The video quality on offer here is virtually identical to the Golden Goals disc, with the main difference being the inclusion of a little more black and white footage from the late 1960s and early 1970s. It is presented in an aspect ratio of 1.33:1, and the transfer is not 16x9 enhanced.
Again the transfer is solely comprised of television broadcast quality footage, mostly in colour and ranging from the mid to late 1960s through to the late 1990s.
While the footage is of mixed vintages, it is mostly of reasonable quality. The 70s and 80s highlights are certainly a bit fuzzier and not as sharp as the late 90s material, but the technological advances in broadcast camera equipment makes this perfectly understandable. The quality of the 1960s black and white footage is highly variable as one could well imagine. Dirt, grain and noise is evident throughout in various quantities but is to the level expected. Whatever process was used to film outside broadcasts back in those days leaves a slight fish-eye look to the footage which takes a little getting used to. The boundary fence and grandstand all seem to bend around as the camera pans quickly to keep up with the on-field action.
The colours are well enough rendered given the quality of the source material and there are no problems to contend with despite some of it certainly looking its age.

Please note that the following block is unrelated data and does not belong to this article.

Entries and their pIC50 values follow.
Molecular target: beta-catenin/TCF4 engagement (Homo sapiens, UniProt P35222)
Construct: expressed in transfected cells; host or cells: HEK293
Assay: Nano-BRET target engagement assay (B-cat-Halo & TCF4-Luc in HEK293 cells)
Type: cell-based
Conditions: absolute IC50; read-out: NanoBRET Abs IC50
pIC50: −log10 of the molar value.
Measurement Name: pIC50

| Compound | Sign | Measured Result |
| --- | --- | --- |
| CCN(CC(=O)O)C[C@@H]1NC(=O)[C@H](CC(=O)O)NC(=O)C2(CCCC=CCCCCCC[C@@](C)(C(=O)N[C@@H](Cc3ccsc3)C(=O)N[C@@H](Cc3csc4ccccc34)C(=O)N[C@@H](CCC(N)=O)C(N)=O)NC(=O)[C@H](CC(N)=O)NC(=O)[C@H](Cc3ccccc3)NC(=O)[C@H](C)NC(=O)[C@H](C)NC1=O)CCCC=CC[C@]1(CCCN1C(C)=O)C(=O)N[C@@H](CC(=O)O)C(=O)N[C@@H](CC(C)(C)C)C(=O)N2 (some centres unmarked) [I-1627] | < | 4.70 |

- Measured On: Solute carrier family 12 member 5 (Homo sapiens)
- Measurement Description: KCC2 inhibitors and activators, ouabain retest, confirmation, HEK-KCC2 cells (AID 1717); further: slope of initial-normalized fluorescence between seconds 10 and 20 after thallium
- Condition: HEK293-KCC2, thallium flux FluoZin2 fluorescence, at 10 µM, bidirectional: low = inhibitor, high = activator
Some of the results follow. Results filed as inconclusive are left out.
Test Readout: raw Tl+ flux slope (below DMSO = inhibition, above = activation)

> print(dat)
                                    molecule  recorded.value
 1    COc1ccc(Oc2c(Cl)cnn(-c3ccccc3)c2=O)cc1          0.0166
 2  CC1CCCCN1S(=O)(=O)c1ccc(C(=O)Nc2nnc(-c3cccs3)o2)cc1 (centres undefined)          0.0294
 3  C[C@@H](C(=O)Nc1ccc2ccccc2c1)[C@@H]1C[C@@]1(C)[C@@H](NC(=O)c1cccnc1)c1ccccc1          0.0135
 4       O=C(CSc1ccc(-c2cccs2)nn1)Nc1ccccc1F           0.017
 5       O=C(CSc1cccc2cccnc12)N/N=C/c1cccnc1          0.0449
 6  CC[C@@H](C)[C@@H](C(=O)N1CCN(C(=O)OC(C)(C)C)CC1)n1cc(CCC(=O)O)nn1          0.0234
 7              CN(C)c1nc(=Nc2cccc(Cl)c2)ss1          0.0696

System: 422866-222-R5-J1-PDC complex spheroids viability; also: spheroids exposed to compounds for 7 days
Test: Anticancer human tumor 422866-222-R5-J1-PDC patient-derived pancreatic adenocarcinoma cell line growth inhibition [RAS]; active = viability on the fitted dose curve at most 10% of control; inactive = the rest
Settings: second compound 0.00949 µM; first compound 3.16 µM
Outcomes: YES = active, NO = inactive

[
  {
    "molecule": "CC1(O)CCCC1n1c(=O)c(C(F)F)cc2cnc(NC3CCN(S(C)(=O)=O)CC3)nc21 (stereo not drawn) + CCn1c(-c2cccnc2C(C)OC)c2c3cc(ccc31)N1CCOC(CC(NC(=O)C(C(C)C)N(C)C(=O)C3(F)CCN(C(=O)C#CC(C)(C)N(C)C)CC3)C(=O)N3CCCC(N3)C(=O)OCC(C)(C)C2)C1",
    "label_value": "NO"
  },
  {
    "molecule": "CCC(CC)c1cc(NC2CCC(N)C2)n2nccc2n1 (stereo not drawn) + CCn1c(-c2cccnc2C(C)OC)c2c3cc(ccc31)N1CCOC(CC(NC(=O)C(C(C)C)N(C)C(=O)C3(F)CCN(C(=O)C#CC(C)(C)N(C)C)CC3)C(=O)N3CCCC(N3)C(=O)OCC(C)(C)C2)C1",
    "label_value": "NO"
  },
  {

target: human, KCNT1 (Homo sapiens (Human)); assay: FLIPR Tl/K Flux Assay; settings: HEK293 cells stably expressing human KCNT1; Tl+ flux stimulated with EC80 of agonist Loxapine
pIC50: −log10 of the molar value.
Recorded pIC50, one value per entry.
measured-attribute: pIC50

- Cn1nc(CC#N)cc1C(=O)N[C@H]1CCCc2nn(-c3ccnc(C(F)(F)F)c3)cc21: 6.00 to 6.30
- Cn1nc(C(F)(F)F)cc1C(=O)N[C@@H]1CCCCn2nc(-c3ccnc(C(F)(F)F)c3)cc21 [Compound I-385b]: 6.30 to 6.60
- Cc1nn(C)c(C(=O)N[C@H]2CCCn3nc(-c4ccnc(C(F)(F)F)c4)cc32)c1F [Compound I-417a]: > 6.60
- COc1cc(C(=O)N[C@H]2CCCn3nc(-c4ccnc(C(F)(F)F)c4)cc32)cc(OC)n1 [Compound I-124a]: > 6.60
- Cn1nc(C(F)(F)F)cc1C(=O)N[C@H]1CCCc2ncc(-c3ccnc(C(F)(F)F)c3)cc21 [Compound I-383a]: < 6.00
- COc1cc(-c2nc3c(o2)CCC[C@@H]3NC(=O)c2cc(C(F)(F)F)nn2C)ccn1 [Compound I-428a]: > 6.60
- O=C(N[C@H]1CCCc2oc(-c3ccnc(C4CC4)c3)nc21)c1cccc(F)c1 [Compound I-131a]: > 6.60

No MPEG artefacts are evident, and aside from plenty of obvious analogue tape problems in the older footage, a little dirt and noise, it is mostly clear of other imperfections.
There are no subtitles which is a shame, as I would have liked to see how they would display the famous commentator exclamation " Gary Aaaaaableeeeeeeeeett!!!"
This is a single layered disc only so there's no layer change to worry about.
The audio is identical to that found on the Golden Goals disc. Seeing as the disc is comprised almost exclusively of television highlights, we get television quality audio. That is not to say it is bad. It does its job and that's all that can be expected.
There is only one audio track available, that being an English Dolby Digital 2.0 soundtrack.
Dialogue is clear and concise at all times, if perhaps a little harsh when the commentators get carried away with excitement and the roar of the crowd tries to drown them out.
There is no surround or subwoofer use.
|Surround Channel Use|
There are no real extras on this disc.
NOTE: To view non-R4 releases, your equipment needs to be multi-zone compatible and usually also NTSC compatible.
This disc is not available in Region 1.
Miracle Marks is another in the highlights packages focussing on the deeds of Australian Rules footballers over the last 40 years. As a highlights package it achieves what it is designed to do. But like Golden Goals it does get a little repetitive. Mark, after mark, after mark, some very similar and some not all that speccy. It is nice to have a collection so complete if even it does have a bit of a budget feel to the whole thing.
The video is average, but based on the source material is more than acceptable.
The audio is workmanlike without being outstanding.
There are no extras.
|DVD||Loewe Xemix 5106DO, using RGB output|
|Display||Loewe Calida (84cm). Calibrated with Video Essentials. This display device is 16x9 capable.|
|Audio Decoder||Built in to amplifier/receiver. Calibrated with Video Essentials.|
|Speakers||Front - B&W 602S2, Centre - B&W CC6S2, Rear - B&W 601S2, Sub - Energy E:xl S10|